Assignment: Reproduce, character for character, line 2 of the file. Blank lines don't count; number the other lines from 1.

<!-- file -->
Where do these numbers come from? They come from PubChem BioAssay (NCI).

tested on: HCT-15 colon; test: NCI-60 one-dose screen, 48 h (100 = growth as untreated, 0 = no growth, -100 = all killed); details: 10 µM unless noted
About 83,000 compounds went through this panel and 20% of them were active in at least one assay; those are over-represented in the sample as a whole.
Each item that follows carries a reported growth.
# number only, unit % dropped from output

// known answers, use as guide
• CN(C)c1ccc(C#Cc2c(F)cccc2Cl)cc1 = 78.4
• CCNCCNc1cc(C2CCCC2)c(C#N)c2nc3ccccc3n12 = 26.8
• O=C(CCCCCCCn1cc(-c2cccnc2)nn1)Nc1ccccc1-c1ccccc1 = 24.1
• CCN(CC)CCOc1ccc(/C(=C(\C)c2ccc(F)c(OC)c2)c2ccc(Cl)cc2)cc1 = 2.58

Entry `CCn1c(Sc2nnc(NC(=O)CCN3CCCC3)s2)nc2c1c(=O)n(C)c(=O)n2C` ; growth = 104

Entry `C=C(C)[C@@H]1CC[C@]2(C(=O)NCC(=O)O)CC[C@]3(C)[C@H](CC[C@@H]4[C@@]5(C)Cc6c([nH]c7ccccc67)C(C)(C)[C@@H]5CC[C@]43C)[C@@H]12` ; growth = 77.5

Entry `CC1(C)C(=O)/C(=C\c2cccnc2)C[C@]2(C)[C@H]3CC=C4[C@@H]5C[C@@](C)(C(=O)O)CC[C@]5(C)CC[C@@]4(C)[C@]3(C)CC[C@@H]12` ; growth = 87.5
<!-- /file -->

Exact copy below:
tested on: HCT-15 colon; test: NCI-60 one-dose screen, 48 h (100 = growth as untreated, 0 = no growth, -100 = all killed); details: 10 µM unless noted